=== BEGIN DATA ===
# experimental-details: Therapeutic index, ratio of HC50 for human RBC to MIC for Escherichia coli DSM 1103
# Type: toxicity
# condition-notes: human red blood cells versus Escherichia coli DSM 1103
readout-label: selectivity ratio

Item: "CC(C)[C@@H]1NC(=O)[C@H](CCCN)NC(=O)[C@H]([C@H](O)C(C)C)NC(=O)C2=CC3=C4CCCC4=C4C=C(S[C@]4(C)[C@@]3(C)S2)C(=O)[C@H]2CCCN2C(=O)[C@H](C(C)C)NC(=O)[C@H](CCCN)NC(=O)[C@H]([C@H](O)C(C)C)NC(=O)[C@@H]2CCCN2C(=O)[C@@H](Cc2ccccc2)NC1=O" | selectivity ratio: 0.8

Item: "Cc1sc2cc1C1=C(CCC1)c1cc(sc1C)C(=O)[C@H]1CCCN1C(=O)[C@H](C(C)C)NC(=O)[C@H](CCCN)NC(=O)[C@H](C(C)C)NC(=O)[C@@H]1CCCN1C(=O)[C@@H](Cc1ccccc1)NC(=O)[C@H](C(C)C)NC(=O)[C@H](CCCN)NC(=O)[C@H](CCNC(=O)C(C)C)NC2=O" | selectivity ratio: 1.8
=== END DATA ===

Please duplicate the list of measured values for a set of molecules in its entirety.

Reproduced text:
# experimental-details: Therapeutic index, ratio of HC50 for human RBC to MIC for Escherichia coli DSM 1103
# Type: toxicity
# condition-notes: human red blood cells versus Escherichia coli DSM 1103
readout-label: selectivity ratio

Item: "CC(C)[C@@H]1NC(=O)[C@H](CCCN)NC(=O)[C@H]([C@H](O)C(C)C)NC(=O)C2=CC3=C4CCCC4=C4C=C(S[C@]4(C)[C@@]3(C)S2)C(=O)[C@H]2CCCN2C(=O)[C@H](C(C)C)NC(=O)[C@H](CCCN)NC(=O)[C@H]([C@H](O)C(C)C)NC(=O)[C@@H]2CCCN2C(=O)[C@@H](Cc2ccccc2)NC1=O" | selectivity ratio: 0.8

Item: "Cc1sc2cc1C1=C(CCC1)c1cc(sc1C)C(=O)[C@H]1CCCN1C(=O)[C@H](C(C)C)NC(=O)[C@H](CCCN)NC(=O)[C@H](C(C)C)NC(=O)[C@@H]1CCCN1C(=O)[C@@H](Cc1ccccc1)NC(=O)[C@H](C(C)C)NC(=O)[C@H](CCCN)NC(=O)[C@H](CCNC(=O)C(C)C)NC2=O" | selectivity ratio: 1.8